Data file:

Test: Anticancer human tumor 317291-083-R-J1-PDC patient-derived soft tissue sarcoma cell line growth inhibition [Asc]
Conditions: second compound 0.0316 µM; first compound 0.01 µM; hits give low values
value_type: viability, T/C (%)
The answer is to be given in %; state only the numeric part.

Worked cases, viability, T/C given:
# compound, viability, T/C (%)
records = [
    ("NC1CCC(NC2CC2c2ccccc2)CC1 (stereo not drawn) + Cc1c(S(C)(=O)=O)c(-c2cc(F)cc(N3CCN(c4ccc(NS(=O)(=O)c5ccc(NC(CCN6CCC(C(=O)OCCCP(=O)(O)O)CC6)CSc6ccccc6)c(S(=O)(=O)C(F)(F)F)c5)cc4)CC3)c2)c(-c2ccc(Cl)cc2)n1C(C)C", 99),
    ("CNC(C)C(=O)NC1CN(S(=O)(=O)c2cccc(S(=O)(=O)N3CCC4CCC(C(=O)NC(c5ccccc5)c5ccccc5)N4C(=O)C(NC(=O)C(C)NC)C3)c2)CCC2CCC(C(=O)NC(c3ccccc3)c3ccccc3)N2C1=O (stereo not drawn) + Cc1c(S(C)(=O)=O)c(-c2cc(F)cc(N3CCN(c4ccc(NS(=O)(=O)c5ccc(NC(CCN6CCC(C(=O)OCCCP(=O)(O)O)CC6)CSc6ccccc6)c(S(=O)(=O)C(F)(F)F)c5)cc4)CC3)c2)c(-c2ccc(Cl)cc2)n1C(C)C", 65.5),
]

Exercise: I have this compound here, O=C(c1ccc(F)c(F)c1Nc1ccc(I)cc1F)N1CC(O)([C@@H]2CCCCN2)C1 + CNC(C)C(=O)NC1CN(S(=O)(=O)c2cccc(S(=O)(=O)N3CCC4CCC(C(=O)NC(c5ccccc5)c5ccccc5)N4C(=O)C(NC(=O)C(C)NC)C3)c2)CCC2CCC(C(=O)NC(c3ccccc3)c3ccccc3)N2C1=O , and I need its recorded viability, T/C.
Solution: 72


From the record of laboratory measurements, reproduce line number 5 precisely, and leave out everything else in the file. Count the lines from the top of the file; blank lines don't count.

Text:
Worked cases, viability, T/C given: